G-d’s Master Plan – Part II – (Nat. King) Cole; Gopher Wood


Astro Pitcher Garrit Cole finished the 2019 season with a 20–5 record, 2.50 ERA, 326 strikeouts (leading the major leagues), the best strikeout percentage in the major leagues.

On September 18, 2019, Cole became the 18th pitcher in major league history to strike out at least 300 batters in a season

Those are impressive statistics, and would have justified the manager to put Cole in during the seventh inning, of the final and deciding game after the Nats homered and cut the Astros lead to one run. But the manager decided differently, and at the end, the Astros lost all four home games in the 2019 World Series.

That is a record that will never be broken because in a best of seven series, there are only a maximum of 4 home games for either side, depending on who has the home field advantage.

Therefore, the 2019 World Series established a record that will never be broken; each team lost all of its home games. That makes this series the exact opposite of the 1987 and 1991 World Series which featured the Minnesota Twins in both. In those two series, home teams won all games played.

As I mentioned in my previous Blog, the facts and figures through five games suggested that this series would finish in dramatic fashion, which indeed it did. But looking more deeply into these statistics and facts gives us some powerful messages which I would like to share with you.

The Washington DC, Twin Cities Connection

The Washington DC and Twin Cities connection goes all the way back to the early 1960’s when the Washington Senators moved to the Twin Cities. Three ex-Twins played in this World Series.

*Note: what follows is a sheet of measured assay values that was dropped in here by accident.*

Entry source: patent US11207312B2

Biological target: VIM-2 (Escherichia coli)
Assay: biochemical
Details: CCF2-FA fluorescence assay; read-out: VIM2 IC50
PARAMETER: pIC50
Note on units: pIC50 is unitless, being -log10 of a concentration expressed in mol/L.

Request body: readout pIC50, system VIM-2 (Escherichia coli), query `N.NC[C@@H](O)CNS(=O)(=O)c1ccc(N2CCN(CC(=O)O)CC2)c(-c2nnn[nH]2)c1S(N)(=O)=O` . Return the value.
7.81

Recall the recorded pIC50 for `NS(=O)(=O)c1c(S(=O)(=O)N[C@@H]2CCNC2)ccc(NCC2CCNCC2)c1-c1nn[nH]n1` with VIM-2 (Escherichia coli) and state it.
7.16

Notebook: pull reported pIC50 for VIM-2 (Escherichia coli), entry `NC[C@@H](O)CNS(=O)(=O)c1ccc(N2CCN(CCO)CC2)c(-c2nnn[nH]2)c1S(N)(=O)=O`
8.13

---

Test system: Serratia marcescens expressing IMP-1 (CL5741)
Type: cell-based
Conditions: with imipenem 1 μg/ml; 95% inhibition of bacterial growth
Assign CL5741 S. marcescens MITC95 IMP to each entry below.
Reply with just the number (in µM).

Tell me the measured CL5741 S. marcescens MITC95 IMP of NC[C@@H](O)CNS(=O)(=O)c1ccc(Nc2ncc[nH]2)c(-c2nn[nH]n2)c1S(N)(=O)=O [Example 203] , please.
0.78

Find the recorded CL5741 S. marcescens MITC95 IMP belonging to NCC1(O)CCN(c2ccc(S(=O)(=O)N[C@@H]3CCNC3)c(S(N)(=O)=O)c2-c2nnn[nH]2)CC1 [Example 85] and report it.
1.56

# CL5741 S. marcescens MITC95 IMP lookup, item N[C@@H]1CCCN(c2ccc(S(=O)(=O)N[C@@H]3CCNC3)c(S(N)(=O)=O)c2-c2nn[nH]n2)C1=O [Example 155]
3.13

But there was another pitcher who never played for Minnesota, and brings back memories of the Twins home, named Target Field. His initials are DH, which at first you might think of as Designated Hitter, which is another crazy rule that does not make sense, since it has been in force for many years in the American League, but not in the National League. That’s a discussion for another time,

But here I refer to Nationals pitcher Daniel Hudson who came into the game in the 9th inning to preserve the victory. His initials DH happened to be the ticker symbol of Target’s founding company when it was first listed on the New York Stock Exchange named Dayton-Hudson.

And his middle name Claiborne means his full initials are D(C)H the best hint yet that he certainly suggests a subtle connection to the Twins when they were based in DC. And the decision to use Hudson was interesting since many other pitchers could have been used instead.

Going back to Gerrit Cole, he can file for free agency and is going to get one of the biggest contracts in baseball history. According to, Cole’s market value is $197.9 million for six seasons, an average annual salary of $32.96 million, a record for a pitcher. With Justin Verlander and Greinke both getting more than $30 million a year from the Astros and owner Jim Crane hoping to avoid the luxury tax, Cole is unlikely to return. That seems a certainty since after the World Series was over, Cole was wearing his agent’s cap, not that of the Houston Astros.

But there was no doubt about it; Cole really was in control of the 5th game of the World Series in Washington DC just like Koufax dominated the 5th game in Los Angeles. And that was the key since if Cole was successful in DC, then he most likely would have done well in relief of Greinke. And that decision could have resulted in a 2-1 Astros victory making the Houston Astros 2019 World Series champions.